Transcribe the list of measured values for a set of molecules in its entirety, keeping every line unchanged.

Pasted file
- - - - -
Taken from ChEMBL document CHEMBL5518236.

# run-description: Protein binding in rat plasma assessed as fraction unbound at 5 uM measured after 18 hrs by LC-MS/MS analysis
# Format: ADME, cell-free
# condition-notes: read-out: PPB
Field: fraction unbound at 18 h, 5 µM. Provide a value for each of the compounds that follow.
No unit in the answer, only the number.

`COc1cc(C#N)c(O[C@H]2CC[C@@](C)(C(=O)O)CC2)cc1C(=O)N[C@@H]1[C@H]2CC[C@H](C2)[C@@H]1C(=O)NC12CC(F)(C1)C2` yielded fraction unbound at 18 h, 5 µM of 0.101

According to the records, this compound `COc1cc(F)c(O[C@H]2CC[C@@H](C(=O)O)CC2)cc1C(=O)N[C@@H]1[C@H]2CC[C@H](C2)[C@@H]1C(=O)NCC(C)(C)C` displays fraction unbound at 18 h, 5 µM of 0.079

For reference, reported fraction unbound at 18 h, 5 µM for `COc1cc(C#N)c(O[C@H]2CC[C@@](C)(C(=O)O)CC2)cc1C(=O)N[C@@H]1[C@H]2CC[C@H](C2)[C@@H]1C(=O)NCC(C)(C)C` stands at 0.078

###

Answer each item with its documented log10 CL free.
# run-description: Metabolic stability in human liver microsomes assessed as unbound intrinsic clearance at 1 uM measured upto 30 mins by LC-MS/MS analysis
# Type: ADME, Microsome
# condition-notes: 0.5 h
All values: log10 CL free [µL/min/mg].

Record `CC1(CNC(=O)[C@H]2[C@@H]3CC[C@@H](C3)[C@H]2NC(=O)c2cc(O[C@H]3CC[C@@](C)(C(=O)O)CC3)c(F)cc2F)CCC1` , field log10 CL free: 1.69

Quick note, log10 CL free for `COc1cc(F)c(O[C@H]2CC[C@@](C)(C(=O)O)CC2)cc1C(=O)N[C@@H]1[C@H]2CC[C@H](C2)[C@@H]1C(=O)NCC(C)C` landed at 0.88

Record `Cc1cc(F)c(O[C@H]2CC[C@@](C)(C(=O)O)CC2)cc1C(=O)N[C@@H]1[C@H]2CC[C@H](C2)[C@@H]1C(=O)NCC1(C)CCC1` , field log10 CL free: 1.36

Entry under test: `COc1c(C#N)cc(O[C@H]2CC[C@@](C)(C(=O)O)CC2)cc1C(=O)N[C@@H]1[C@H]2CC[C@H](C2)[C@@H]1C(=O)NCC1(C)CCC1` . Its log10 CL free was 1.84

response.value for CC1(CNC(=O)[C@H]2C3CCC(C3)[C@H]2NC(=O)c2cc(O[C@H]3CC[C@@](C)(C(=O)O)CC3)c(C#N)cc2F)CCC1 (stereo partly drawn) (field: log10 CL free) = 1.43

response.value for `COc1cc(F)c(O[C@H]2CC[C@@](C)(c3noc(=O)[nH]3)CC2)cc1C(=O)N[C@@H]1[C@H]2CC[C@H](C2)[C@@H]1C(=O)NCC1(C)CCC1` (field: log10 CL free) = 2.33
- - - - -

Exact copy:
Taken from ChEMBL document CHEMBL5518236.

# run-description: Protein binding in rat plasma assessed as fraction unbound at 5 uM measured after 18 hrs by LC-MS/MS analysis
# Format: ADME, cell-free
# condition-notes: read-out: PPB
Field: fraction unbound at 18 h, 5 µM. Provide a value for each of the compounds that follow.
No unit in the answer, only the number.

`COc1cc(C#N)c(O[C@H]2CC[C@@](C)(C(=O)O)CC2)cc1C(=O)N[C@@H]1[C@H]2CC[C@H](C2)[C@@H]1C(=O)NC12CC(F)(C1)C2` yielded fraction unbound at 18 h, 5 µM of 0.101

According to the records, this compound `COc1cc(F)c(O[C@H]2CC[C@@H](C(=O)O)CC2)cc1C(=O)N[C@@H]1[C@H]2CC[C@H](C2)[C@@H]1C(=O)NCC(C)(C)C` displays fraction unbound at 18 h, 5 µM of 0.079

For reference, reported fraction unbound at 18 h, 5 µM for `COc1cc(C#N)c(O[C@H]2CC[C@@](C)(C(=O)O)CC2)cc1C(=O)N[C@@H]1[C@H]2CC[C@H](C2)[C@@H]1C(=O)NCC(C)(C)C` stands at 0.078

###

Answer each item with its documented log10 CL free.
# run-description: Metabolic stability in human liver microsomes assessed as unbound intrinsic clearance at 1 uM measured upto 30 mins by LC-MS/MS analysis
# Type: ADME, Microsome
# condition-notes: 0.5 h
All values: log10 CL free [µL/min/mg].

Record `CC1(CNC(=O)[C@H]2[C@@H]3CC[C@@H](C3)[C@H]2NC(=O)c2cc(O[C@H]3CC[C@@](C)(C(=O)O)CC3)c(F)cc2F)CCC1` , field log10 CL free: 1.69

Quick note, log10 CL free for `COc1cc(F)c(O[C@H]2CC[C@@](C)(C(=O)O)CC2)cc1C(=O)N[C@@H]1[C@H]2CC[C@H](C2)[C@@H]1C(=O)NCC(C)C` landed at 0.88

Record `Cc1cc(F)c(O[C@H]2CC[C@@](C)(C(=O)O)CC2)cc1C(=O)N[C@@H]1[C@H]2CC[C@H](C2)[C@@H]1C(=O)NCC1(C)CCC1` , field log10 CL free: 1.36

Entry under test: `COc1c(C#N)cc(O[C@H]2CC[C@@](C)(C(=O)O)CC2)cc1C(=O)N[C@@H]1[C@H]2CC[C@H](C2)[C@@H]1C(=O)NCC1(C)CCC1` . Its log10 CL free was 1.84

response.value for CC1(CNC(=O)[C@H]2C3CCC(C3)[C@H]2NC(=O)c2cc(O[C@H]3CC[C@@](C)(C(=O)O)CC3)c(C#N)cc2F)CCC1 (stereo partly drawn) (field: log10 CL free) = 1.43

response.value for `COc1cc(F)c(O[C@H]2CC[C@@](C)(c3noc(=O)[nH]3)CC2)cc1C(=O)N[C@@H]1[C@H]2CC[C@H](C2)[C@@H]1C(=O)NCC1(C)CCC1` (field: log10 CL free) = 2.33